Let’s say you are on TelCel LTE and you have been happily uploading photos and maybe updating a few apps, or watching a Netflix show you can’t miss and you hit your 5GB monthly LTE allotment. You get the text message from T-Mobile telling you that you are now on your unlimited-data/limited-speed (128kbps for T-Mobile One plans, 256kbps for One Plus plans) which is really not enough to do any streaming and it’s just plain slow. Well fear not.. If you disable LTE on your phone, forcing your device to connect to the old crusty 3G network, you will get FASTER speeds. From what I can tell, the 128kbps/256kbps limits are applied to the LTE connection to simulate 2G/3G speeds, but if you are actually on the 3G network you can get whatever speed 3G can get, which *can* be quite a bit more than 256kbps.
Here are example Speedtests to show you..
First, an LTE connection at home, which is not the best LTE speed I have seen, just a representative example of LTE speeds in somewhat congested areas.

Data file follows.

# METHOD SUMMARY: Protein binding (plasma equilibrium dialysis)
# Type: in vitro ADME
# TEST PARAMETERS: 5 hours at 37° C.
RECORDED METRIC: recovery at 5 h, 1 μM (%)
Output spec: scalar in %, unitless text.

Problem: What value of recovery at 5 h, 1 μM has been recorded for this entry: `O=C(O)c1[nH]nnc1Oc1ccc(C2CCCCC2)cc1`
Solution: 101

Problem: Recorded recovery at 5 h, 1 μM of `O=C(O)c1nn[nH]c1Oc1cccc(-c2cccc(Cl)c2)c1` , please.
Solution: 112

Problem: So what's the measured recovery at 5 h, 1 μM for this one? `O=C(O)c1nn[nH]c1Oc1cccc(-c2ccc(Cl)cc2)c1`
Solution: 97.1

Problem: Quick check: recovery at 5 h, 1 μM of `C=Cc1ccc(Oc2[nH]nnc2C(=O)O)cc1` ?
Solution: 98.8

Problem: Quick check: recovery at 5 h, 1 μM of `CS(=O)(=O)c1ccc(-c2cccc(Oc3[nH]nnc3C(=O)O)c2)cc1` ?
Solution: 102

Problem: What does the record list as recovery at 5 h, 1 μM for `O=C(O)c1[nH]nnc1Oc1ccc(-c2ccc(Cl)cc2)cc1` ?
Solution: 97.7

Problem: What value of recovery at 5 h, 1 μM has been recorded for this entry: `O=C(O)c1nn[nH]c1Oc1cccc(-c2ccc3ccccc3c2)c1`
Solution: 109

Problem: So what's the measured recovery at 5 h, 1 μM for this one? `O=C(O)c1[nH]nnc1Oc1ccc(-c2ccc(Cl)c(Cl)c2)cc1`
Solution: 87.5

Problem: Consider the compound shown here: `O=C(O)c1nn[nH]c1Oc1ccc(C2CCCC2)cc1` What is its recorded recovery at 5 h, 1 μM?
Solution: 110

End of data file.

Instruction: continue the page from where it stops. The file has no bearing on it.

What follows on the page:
37mbps down, 10mbps up and a relatively (for mobile devices) short ping time. that’s almost as good as a many home broadband connections.
Second, here’s my TelCel LTE connection in Loreto, BCS, Mexico after consuming my monthly LTE speed allotment.
0.22mbps down, 0.23mbps up. Pretty much exactly the 256kbps limit that T-Mobile claims. Note that I am in Mexico and testing to a server in Texas. The ping time is long for a variety of reasons, primarily distance to Texas as well as just the remoteness of where we are in Mexico.
Third, here’s my same phone, LTE disabled (using 3G) on the same day, same location, within a couple minutes of the previous test, using the same test server in Texas.
16mbps down, 0.48mbps up. the upload speed is only marginally better, but look at the download speed. The ping time is a little higher which is likely due to technology differences between 3G and LTE, but it’s not that significant for daily use. Incidentally, we were able to stream Netflix on 3G whereas we could not on the limited speed LTE.
( I ran these same tests multiple times and got the same results every time, the LTE limited speed was always nearly exactly 256kbps due to it being an artificial limit, the 3G speed was always faster but varied)